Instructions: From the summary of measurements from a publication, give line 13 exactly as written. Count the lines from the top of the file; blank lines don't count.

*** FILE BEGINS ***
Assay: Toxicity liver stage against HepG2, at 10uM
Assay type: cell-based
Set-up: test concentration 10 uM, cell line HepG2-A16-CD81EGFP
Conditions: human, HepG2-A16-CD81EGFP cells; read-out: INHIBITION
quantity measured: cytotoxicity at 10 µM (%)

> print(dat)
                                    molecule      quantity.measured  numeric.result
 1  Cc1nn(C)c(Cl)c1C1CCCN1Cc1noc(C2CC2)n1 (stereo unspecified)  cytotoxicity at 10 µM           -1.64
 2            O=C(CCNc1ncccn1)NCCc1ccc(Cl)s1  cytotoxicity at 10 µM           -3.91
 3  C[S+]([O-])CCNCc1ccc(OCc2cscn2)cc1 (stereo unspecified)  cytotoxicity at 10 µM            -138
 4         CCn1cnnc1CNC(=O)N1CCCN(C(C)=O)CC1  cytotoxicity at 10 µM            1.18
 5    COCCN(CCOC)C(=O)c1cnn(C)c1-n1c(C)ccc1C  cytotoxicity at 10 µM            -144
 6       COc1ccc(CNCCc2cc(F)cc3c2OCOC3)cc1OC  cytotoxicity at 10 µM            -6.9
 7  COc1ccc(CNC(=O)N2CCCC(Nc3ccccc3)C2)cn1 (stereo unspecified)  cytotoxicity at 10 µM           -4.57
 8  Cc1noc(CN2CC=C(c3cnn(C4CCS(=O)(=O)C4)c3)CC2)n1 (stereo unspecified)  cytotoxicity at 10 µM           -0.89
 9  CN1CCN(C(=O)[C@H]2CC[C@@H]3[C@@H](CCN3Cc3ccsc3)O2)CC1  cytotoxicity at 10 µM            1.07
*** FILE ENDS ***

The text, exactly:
 6       COc1ccc(CNCCc2cc(F)cc3c2OCOC3)cc1OC  cytotoxicity at 10 µM            -6.9